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  • Earth Systems
1900 Air Pollution
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This article and included graphs,from the web site accompanying the FRONTLINE NOVA special What's Up with the Weather?, reveals how atmospheric carbon dioxide, methane, and nitrous oxides from coal- and oil-burning power plants, cars, and other fossil-fuel-burning sources have climbed along with the world population, with as yet unknown effects on the climate system.

Subject:
Physics
Material Type:
Data Set
Diagram/Illustration
Lesson Plan
Provider:
NSDL Staff
Provider Set:
NSDL Science Refreshers
Date Added:
12/26/2002
1964 Alaska Earthquake
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Educational Use
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This video adapted from the Valdez Museum & Historical Archive, explores what happened during the Great Alaska Earthquake of 1964 through original footage, first-person accounts, and animations illustrating plate tectonics.

Subject:
Geology
Material Type:
Lecture
Provider:
PBS LearningMedia
Provider Set:
PBS Learning Media: Multimedia Resources for the Classroom and Professional Development
Teachers' Domain
Author:
National Science Foundation
WGBH Educational Foundation
Date Added:
11/04/2008
3 - Nuclear Change
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CC BY-NC-SA
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In the Nuclear Change unit, students will learn about nuclear change through examining the phenomena of radon. Three questions that students will answer at the end of the unit are:  is air we breathe in buildings radioactive and what is Radon and how does it affect health? First, student will investigate what is radon. Next, students will build a atom to learn how atoms can exist in stable and unstable isotopes. Students learn about types of radiation and then complete an inquiry about half-life of atoms. Half lifes can be used to map geology and assess danger timelines. Next, students learn how nuclear change occurs through fusion or fission. Additionally, students learn that the high energy released has military/commercial uses, and the legacy of cosmic, geologic and human events and activities has impacted where radioactivity exists on the earth. Students end the unit with a cumulative Socratic seminar about Hanford while assessing risk and benefits of using nuclear reactions and recovering sites contaminated by radioactive materials is complex. At the end of the unit students discuss the following question: should parts of the Hanford Nuclear Reservation be opened as a recreation area or returned to Native Americans?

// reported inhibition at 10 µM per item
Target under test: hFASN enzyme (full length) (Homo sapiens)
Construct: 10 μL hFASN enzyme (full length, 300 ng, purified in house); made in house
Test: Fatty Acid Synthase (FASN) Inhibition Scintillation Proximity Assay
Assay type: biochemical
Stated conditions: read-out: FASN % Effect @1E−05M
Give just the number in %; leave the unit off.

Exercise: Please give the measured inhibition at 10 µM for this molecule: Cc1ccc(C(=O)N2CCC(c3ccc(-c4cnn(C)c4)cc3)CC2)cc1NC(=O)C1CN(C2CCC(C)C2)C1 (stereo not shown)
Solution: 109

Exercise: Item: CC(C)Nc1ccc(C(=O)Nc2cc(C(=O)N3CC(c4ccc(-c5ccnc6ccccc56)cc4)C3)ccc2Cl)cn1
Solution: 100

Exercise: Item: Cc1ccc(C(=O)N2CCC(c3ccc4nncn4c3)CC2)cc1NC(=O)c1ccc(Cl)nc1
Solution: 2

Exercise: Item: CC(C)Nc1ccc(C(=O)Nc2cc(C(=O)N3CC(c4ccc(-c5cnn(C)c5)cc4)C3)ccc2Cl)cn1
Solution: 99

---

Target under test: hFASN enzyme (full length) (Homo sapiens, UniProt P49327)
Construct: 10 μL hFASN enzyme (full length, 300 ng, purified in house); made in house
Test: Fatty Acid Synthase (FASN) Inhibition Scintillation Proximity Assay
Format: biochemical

Subject:
Chemistry
Material Type:
Unit of Study
Provider:
Portland Metro STEM Partnership
Provider Set:
NGSS Chemistry
Date Added:
08/02/2018
57e. Environmental Reform
Unrestricted Use
CC BY
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A century of full-fledged industrialism in America had taken its toll on the environment. Concerned citizens began to appeal in earnest to protect more of the nation's wilderness areas. Emissions into the atmosphere were creating smoggy haze rings above many metropolitan centers. Trash was piling up. Many Americans felt free to deposit waste from their increasingly disposable society along the sides of the roads. In the climate of social activism, the 1960s also became a decade of earth action.

Subject:
U.S. History
Material Type:
Diagram/Illustration
Reading
Provider:
Independence Hall Association
Provider Set:
US History
Date Added:
12/03/2014
ATMOSPHERIC PRESSURE
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CC BY-NC-ND
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LEARNING OBJECTIVES: Pupil will be able to define pressuresPupil will be able to reason various phenomena related to atmospheric pressurePupil will observe the demonstrations of effect of atmospheric pressure      Objectives with specification :-REMEMBRING                       - Pupil defines the atmospheric pressure                     - pupil recalls the concept of atmospheric pressure·         UNDERSTANDING                     - Pupil explains the concept of atmospheric pressure                           Pupil explains the direction of flow of liquid                          Pubil explains the direction of atmospheric pressureANALYSIS :bout pressure inside our body        Pupil gives real life examples related to atmospheric pressurePupil compares the flow of liquid and gasess